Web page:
Financial Therapy: living paycheck-to-paycheck

The sad situation described in this article is that a nationwide online study of 25,000 American adults found that while “just over two-fifths of respondents (41%) report spending less than their income, 36% spend about EQUAL to their income, and 19% spend MORE than their income.”

Only 35% are “certain they could come up with the full $2,000” if an unexpected need for $2,000 came up within the next month. Similarly, 40% claimed to have set aside 3 months or more in an emergency fund.

What happens when you consistently live paycheck-to-paycheck?

  • You go into serious debt if income stops coming in, and then you pay high interest on that debt
  • You are always stressed out about financial risk and hardship
  • You aren’t able to build sufficient emergency savings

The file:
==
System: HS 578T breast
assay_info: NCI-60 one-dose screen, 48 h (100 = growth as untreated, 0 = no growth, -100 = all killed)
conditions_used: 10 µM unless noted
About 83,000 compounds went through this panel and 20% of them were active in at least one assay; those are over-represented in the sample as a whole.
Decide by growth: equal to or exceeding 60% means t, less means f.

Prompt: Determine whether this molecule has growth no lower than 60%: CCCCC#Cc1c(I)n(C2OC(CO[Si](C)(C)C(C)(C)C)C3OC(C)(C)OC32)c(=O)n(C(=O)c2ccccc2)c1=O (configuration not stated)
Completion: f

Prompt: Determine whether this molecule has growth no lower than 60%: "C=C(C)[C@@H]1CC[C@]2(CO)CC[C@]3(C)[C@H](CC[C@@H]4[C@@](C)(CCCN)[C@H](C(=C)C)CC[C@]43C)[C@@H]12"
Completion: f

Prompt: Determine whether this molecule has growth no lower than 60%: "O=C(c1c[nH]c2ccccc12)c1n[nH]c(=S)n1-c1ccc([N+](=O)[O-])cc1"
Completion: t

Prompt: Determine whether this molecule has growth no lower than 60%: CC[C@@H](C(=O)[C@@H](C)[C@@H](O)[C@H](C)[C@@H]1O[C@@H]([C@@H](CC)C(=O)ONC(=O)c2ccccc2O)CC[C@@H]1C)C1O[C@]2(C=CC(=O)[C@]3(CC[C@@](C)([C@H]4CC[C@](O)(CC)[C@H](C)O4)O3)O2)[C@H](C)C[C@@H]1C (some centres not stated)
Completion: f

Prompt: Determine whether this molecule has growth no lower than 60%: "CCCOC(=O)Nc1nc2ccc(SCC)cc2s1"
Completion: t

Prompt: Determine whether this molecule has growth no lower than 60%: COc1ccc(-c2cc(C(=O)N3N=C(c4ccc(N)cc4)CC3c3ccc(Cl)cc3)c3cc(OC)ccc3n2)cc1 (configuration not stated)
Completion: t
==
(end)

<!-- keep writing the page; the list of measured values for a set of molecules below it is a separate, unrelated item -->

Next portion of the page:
• You will never save anything for retirement and will be working until death
  • You will never achieve financial independence
  • You will not be able to save up for an occasional vacation, home improvement, education, etc.
  • You really can’t work towards ANY future goals that are reliant on saved assets

Financial Therapy: middle-class living from paycheck to paycheck

47% of Americans would not be able to come up with $400 in case of an emergency. Admitting to financial insecurity may be more embarrassing than sexual impotence. “To struggle financially is a source of shame, a daily humiliation—even a form of social suicide. Silence is the only protection.” 65% of Americans ages 25 to 65 are financially illiterate (lacking understanding of fundamental financial principles, such as compound interest, risk diversification, and the effects of inflation), and this illiteracy correlates highly with financial distress.